Dentistry’s Dispute Resolution Program: A Peer Review Process
About Peer Review
Peer review is a process by which the dental profession reviews and resolves problems or misunderstandings regarding dental treatment. Peer review exists for the benefit of the patient, the dentist, and the third-party. Every dental society has established a peer review process to resolve disagreement about dental treatment that a patient and a dentist have not been able to resolve themselves.
A peer review committee consists of dentists (and sometimes laypersons) who volunteer their time and expertise to consider questions about the appropriateness or quality of care, or about the fees charged in a given set of circumstances. The members of the committee will be impartial, and their services are available to those who participate in the process.
A dispute may be resolved through mediation alone, or through review of patient records and clinical examination. The dentist and the patient will be informed of the committee’s decision and recommendation for resolving the problem.
Most importantly, the committee makes its recommendation in the hope that it will provide for a reasonable and mutually agreeable solution for the parties involved.
The Review Process
- A written request for review – but not specific relief – is submitted to the state or local dental society. The request should include all necessary and appropriate documentation that would help to clarify or support the circumstances.
- The request is reviewed for completeness and referred to the appropriate peer review committee.
- The chairman of the peer review committee reviews the request and appoints one member of the committee to attempt to mediate the problem.
- The mediator contacts all parties and attempts to reconcile the problem. A clinical examination is not conducted during the process of mediation.
- If the problem is successfully mediated, a written report is submitted to the committee chairman and the case is closed.
- If mediation is not successful and further action is necessary, the chairman is advised and a committee of at least three members is appointed.
- The committee may meet to discuss the case, and may examine clinical records, talk to the patient and the dentist and, if necessary, arrange for a clinical examination.
- The committee concludes its review and all parties are notified of the decision and recommendations in writing.
- If any of the parties is not satisfied with the decision and can show just cause for an appeal, the case can be appealed to the appropriate peer review appellate body.
- The decision of the appellate body is final within the peer review context.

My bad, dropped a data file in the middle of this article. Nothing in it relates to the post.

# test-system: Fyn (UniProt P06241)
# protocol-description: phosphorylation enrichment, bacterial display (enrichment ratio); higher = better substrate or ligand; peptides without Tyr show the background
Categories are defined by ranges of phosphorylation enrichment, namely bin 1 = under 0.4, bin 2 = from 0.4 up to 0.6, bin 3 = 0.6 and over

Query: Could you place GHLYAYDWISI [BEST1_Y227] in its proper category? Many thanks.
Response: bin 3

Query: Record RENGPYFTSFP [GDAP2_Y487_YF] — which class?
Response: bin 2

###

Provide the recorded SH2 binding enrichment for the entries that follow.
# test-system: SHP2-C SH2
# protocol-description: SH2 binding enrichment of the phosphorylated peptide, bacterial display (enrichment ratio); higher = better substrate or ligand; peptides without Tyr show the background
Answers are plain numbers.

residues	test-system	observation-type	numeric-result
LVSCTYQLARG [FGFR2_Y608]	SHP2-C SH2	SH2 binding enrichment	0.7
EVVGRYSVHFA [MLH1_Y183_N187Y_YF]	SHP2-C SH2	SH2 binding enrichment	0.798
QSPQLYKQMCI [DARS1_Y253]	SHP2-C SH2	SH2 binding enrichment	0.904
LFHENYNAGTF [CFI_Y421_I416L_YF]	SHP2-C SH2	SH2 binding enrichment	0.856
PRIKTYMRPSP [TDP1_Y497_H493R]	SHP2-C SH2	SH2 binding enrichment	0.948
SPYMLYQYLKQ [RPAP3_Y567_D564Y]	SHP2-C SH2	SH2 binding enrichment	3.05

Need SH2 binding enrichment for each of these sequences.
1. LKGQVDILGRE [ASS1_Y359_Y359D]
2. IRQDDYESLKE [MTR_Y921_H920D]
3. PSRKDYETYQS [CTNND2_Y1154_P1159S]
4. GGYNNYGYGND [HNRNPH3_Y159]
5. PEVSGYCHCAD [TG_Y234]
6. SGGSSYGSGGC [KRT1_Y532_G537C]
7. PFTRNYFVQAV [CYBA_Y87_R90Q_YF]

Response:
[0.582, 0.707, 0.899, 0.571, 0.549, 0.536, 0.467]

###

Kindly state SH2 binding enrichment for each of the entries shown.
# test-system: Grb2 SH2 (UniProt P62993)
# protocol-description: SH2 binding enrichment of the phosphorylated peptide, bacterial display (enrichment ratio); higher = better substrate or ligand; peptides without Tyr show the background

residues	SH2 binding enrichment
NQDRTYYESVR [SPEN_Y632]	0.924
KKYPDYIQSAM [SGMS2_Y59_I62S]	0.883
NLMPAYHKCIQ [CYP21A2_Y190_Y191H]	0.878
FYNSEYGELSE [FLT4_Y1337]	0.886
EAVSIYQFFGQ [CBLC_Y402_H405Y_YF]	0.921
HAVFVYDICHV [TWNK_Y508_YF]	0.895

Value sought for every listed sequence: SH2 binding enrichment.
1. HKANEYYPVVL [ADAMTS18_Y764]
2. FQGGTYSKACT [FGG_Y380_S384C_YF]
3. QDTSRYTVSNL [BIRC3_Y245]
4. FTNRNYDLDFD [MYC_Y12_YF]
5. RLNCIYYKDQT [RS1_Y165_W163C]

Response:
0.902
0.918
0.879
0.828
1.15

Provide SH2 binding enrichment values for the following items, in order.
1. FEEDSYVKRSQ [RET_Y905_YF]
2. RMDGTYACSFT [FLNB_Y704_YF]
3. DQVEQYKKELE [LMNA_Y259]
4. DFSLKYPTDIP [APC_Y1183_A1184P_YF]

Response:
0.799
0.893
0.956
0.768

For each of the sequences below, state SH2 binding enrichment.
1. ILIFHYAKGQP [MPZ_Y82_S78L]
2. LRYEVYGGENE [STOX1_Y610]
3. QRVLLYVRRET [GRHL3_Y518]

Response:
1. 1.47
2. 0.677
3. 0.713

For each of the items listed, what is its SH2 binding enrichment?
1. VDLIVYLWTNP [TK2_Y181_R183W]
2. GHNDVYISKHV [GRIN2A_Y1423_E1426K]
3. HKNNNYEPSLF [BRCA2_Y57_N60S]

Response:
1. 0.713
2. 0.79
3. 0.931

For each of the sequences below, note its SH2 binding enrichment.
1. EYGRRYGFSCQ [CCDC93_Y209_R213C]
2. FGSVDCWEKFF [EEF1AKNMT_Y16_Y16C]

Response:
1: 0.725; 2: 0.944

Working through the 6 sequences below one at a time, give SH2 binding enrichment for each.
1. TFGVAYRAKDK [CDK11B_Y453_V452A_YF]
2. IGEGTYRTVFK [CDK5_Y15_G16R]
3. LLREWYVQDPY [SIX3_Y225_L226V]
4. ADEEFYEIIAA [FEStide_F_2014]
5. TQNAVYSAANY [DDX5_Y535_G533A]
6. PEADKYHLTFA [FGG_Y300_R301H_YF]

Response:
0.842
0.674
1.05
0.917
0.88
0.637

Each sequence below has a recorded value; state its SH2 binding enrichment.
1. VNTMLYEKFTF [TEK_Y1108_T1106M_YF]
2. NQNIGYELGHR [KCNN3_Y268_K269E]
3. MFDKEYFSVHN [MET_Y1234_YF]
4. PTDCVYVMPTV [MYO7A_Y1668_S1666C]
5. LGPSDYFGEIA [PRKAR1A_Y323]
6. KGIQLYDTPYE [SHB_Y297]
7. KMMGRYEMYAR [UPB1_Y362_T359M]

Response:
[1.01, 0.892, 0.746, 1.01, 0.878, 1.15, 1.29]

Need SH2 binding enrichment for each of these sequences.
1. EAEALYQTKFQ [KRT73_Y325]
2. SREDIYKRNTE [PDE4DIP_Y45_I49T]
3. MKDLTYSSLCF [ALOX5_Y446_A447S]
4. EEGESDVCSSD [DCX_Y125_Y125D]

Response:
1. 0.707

- All information regarding a particular case is kept strictly confidential.
Peer review provides an impartial, easily accessible and generally expedient means for resolving misunderstandings regarding dental treatment. It exists for the benefit of the patient and the dentist, and for the third-party.
Peer review is not a court of law. It is generally a voluntary process that relies on the good faith between a dentist and a patient and their mutual interest in good dental health.
Should you wish to know more about peer review, please contact your local dental society.
The Dentist–Patient Relationship
Mutual Trust. It is the heart of every successful relationship, from friendship and family life to business. Trust is an important part of oral health care, too. The foundation of a good dentist-patient relationship, one that encourages and promotes good dental health, is good communication. A sincere effort on the part of the dentist and the patient to discuss the course and cost of treatment and the expectations of the outcome can go along way toward establishing mutual trust.
An unasked question or unexpressed concern can undermine trust. A simple conversation almost always resolves doubts and answers questions.
In those instances where a problem or misunderstanding cannot be resolved, the recourse available is the peer review process.
(The information in this article is general in nature. Participants in peer review must consult with their own legal counsel to assure that their peer review program complies with applicable law, bylaw provisions, and insurance protection.)
©1999 American Dental Association
For more information on peer review, please visit the American Dental Association’s Peer Review web page.
ASDA’s Mediation Request Form